TOM PLATE WRITES: A long time ago, it seems like a thousand years now, I worked in the State Department, however briefly, with the honor of a formal security clearance. In that role, as a backup speechwriter (I was quite young, but loved the experience, totally respected the careerists there), hundreds of so-named CLASSIFIED documents would wing in and out of my In Box every day.

Loving everything about the State Dept. job, I read as many of them as I could. Most of them were bland and barely informative and you often had to wonder why the document originator had even bothered (perhaps just to remind his or her bosses in Washington of their existence in the field?).  Even docs stamped SECRET would rarely offer enough sexy heft to lift an eyebrow. And as the volume of classified documents back then was daunting, I cannot imagine what the sum of the average daily document dosage might total today. Logically, how can any State Department official not drown in such bureaucratic busy-work who has not endured serious professional training in speed reading?

FBI Director James Comey today (7 July) offered us an impressive and convincing account of his Bureau’s work on the Hillary Clinton email case. Many of the critical questions from the Congressional Committee seemed – to me at least – lame, contentious, conspiratorial, sometimes, sadly, silly. A few decent points were scored. Maybe I am way off on this, but it does seem to me that the Pope would have been an easier target for the Committee than Comey. A lot of people in this country (and in many others) actually respect the Federal Bureau of Investigation (and respect it a lot more than Congress, for sure).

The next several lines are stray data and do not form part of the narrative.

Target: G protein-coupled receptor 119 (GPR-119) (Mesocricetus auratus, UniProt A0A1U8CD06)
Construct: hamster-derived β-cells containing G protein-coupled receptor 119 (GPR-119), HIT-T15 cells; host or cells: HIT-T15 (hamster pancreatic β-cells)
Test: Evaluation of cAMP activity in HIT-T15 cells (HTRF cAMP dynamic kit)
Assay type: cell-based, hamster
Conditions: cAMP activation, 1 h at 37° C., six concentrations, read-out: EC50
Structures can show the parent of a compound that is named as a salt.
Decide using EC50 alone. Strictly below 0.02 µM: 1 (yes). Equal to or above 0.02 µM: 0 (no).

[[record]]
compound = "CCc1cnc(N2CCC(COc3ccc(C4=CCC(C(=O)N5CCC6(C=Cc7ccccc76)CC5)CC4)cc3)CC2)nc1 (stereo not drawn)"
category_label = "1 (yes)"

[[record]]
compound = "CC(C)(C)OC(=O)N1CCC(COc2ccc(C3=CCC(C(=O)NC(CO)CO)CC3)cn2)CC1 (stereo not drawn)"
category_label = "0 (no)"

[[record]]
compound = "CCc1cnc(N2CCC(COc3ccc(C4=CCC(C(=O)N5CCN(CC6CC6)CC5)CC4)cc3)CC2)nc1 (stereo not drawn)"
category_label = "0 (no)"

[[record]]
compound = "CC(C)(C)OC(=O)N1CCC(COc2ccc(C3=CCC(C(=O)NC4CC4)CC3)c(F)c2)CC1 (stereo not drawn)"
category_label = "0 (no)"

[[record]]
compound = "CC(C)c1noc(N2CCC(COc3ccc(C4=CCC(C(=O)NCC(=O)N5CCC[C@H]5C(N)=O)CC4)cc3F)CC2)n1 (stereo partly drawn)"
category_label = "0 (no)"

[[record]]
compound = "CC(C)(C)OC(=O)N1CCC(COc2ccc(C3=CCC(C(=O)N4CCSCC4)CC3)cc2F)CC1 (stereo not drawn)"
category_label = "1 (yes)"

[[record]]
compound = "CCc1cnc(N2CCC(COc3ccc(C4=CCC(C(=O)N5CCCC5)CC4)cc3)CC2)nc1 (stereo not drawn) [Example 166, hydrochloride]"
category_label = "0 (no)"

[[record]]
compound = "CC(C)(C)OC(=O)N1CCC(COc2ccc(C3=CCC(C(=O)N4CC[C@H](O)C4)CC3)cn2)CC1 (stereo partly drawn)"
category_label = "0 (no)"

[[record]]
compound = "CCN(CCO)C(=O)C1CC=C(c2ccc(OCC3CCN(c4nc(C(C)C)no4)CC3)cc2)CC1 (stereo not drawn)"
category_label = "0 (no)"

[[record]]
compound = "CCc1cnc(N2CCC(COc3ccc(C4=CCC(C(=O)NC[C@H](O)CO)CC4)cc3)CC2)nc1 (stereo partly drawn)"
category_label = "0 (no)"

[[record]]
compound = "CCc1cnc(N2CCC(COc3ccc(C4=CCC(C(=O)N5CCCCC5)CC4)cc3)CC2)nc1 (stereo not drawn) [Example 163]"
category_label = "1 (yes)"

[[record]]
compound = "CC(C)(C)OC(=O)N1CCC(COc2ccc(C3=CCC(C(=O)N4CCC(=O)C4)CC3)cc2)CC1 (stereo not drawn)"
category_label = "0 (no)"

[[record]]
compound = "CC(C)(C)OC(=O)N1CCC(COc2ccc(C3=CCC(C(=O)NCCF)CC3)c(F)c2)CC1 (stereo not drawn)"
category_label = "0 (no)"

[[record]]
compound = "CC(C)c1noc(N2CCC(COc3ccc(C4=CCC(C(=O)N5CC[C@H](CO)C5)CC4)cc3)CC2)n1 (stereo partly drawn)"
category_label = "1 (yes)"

Yes, Mrs. Hillary Clinton should have been more careful – even near-impeccable – even with the avalanche aimed at her daily during the four years the former First Lady and U.S. senator was America’s top diplomat.  But she wasn’t. Surprise? No. She is far from perfect, grown too comfortable with power at the top table, and in some serious sense oddly dismissive of the normal rules of political gravity.

In the end, the FBI concluded she was guilty of no crime, and I believe in the integrity and common sense of that judgment.  But I also believe Mrs. Clinton was guilty of a serious political crime – exposing herself to the suspicion that she would be miscast as president. Personally, I think there is still a good distance to go before we get to that definitive conclusion. And of course let us hope such a tragic destination never arrives.  For all her faults, Mrs. Clinton is the more qualified candidate for the top job vacant in January than the other presumptive party nominee.  And at this moment, this is no close call. So, my fellow Americans, keep your fingers crossed that much more of this kind of mess is not in the immediate campaign future. But we certainly should not hang her out to dry politically on her email cock-up. It was not, as the FBI says, a serious crime.

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